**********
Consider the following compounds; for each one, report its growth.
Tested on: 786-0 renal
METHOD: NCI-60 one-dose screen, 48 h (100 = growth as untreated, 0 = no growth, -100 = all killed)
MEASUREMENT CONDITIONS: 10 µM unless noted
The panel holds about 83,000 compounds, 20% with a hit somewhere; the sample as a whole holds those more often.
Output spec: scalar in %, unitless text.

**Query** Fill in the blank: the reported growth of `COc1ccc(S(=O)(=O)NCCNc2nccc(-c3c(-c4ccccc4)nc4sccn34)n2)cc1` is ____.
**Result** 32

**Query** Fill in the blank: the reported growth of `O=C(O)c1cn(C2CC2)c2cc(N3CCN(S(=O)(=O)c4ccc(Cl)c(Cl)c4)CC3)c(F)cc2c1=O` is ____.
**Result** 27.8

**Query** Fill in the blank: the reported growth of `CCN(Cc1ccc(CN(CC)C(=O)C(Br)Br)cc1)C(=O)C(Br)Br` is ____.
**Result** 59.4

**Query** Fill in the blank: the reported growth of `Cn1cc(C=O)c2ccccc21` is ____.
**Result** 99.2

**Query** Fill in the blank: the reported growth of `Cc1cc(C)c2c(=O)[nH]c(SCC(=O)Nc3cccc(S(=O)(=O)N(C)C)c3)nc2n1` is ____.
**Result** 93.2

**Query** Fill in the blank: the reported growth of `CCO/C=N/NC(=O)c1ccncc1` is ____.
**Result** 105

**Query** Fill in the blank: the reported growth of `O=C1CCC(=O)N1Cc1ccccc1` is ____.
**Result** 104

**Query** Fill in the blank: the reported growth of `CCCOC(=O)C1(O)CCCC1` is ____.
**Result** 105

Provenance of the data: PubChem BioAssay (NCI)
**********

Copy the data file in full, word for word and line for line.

Consider the following compounds; for each one, report its growth.
Tested on: 786-0 renal
METHOD: NCI-60 one-dose screen, 48 h (100 = growth as untreated, 0 = no growth, -100 = all killed)
MEASUREMENT CONDITIONS: 10 µM unless noted
The panel holds about 83,000 compounds, 20% with a hit somewhere; the sample as a whole holds those more often.
Output spec: scalar in %, unitless text.

**Query** Fill in the blank: the reported growth of `COc1ccc(S(=O)(=O)NCCNc2nccc(-c3c(-c4ccccc4)nc4sccn34)n2)cc1` is ____.
**Result** 32

**Query** Fill in the blank: the reported growth of `O=C(O)c1cn(C2CC2)c2cc(N3CCN(S(=O)(=O)c4ccc(Cl)c(Cl)c4)CC3)c(F)cc2c1=O` is ____.
**Result** 27.8

**Query** Fill in the blank: the reported growth of `CCN(Cc1ccc(CN(CC)C(=O)C(Br)Br)cc1)C(=O)C(Br)Br` is ____.
**Result** 59.4

**Query** Fill in the blank: the reported growth of `Cn1cc(C=O)c2ccccc21` is ____.
**Result** 99.2

**Query** Fill in the blank: the reported growth of `Cc1cc(C)c2c(=O)[nH]c(SCC(=O)Nc3cccc(S(=O)(=O)N(C)C)c3)nc2n1` is ____.
**Result** 93.2

**Query** Fill in the blank: the reported growth of `CCO/C=N/NC(=O)c1ccncc1` is ____.
**Result** 105

**Query** Fill in the blank: the reported growth of `O=C1CCC(=O)N1Cc1ccccc1` is ____.
**Result** 104

**Query** Fill in the blank: the reported growth of `CCCOC(=O)C1(O)CCCC1` is ____.
**Result** 105

Provenance of the data: PubChem BioAssay (NCI)